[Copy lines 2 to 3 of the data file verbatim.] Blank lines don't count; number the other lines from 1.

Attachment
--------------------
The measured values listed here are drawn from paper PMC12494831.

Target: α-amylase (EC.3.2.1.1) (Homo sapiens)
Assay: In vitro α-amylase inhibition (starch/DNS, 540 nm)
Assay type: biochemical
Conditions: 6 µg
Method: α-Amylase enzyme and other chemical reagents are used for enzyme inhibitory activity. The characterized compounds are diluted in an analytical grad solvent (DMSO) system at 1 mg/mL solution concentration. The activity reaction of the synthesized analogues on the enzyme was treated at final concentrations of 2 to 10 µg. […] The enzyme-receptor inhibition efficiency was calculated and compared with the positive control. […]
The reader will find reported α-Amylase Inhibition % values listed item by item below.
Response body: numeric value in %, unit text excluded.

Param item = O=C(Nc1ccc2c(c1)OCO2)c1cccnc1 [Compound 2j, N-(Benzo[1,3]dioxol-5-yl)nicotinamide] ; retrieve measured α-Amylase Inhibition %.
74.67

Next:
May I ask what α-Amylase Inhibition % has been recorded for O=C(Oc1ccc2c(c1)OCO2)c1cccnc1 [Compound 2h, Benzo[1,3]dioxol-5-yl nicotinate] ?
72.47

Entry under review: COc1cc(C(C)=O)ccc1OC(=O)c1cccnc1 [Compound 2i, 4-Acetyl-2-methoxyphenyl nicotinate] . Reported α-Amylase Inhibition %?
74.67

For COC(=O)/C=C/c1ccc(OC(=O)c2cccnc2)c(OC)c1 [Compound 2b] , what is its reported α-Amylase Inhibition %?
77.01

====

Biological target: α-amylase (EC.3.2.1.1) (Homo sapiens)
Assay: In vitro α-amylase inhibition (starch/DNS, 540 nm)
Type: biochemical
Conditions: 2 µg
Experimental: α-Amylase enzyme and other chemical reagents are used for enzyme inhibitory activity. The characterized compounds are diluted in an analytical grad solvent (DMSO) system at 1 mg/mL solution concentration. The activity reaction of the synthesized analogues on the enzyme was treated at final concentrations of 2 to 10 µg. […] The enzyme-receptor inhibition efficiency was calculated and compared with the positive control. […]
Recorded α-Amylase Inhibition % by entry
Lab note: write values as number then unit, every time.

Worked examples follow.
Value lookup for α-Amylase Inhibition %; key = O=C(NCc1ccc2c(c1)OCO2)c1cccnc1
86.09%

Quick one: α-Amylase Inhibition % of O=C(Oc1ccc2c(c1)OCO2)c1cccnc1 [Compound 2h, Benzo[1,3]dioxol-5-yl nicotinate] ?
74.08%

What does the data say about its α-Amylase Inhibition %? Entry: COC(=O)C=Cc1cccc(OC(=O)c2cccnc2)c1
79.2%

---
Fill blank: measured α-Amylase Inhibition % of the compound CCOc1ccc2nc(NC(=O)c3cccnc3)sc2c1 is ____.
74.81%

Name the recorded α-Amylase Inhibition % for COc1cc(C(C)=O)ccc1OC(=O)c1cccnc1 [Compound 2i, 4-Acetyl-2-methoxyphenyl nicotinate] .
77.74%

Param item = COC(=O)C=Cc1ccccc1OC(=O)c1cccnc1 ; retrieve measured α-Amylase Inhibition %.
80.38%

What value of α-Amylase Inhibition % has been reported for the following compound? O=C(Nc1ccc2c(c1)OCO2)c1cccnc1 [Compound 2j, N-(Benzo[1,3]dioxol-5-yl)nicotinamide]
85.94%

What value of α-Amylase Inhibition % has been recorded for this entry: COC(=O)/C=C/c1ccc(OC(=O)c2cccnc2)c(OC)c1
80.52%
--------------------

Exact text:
Target: α-amylase (EC.3.2.1.1) (Homo sapiens)
Assay: In vitro α-amylase inhibition (starch/DNS, 540 nm)